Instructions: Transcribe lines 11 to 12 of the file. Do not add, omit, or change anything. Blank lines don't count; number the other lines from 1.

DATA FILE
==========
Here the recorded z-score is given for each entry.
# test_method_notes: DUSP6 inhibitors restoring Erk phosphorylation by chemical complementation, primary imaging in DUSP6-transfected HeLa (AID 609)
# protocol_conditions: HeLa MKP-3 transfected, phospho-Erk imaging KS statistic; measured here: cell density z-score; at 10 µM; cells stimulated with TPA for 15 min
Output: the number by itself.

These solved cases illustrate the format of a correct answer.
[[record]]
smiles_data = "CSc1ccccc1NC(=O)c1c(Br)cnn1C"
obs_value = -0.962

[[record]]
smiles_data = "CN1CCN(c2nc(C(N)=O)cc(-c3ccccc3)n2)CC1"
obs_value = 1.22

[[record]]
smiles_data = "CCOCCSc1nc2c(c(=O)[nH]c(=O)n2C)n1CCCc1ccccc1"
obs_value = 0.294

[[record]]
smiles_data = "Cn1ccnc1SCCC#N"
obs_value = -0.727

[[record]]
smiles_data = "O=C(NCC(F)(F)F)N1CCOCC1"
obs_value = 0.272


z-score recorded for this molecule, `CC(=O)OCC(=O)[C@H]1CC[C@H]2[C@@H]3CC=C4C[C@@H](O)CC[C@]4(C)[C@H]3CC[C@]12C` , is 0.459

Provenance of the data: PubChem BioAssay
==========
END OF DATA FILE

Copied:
obs_value = 1.22

[[record]]